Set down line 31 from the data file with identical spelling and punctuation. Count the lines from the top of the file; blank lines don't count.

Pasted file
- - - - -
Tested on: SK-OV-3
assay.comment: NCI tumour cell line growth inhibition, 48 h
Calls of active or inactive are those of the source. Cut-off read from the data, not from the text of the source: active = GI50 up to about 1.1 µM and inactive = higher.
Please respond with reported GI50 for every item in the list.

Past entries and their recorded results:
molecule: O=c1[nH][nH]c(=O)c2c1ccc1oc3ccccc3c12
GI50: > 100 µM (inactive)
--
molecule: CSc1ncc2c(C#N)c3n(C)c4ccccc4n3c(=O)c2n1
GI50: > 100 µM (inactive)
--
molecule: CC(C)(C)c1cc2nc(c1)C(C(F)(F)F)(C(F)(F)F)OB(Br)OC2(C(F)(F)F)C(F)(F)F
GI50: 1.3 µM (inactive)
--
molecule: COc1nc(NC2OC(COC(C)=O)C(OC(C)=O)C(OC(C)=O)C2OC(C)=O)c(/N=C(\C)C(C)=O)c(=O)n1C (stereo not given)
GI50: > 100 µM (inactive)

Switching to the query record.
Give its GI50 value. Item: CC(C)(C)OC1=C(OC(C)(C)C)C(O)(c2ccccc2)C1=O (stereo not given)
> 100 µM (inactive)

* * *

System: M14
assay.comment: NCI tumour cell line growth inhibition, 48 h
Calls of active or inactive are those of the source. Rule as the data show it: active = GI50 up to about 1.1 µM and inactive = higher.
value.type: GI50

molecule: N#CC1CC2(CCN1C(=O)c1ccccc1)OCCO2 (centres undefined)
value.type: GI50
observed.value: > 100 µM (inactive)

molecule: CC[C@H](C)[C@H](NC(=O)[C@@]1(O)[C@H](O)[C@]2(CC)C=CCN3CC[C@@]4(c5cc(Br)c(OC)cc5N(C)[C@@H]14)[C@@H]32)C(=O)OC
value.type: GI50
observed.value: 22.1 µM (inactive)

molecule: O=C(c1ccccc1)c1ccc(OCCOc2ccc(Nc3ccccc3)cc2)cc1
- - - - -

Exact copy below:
molecule: O=C(c1ccccc1)c1ccc(OCCOc2ccc(Nc3ccccc3)cc2)cc1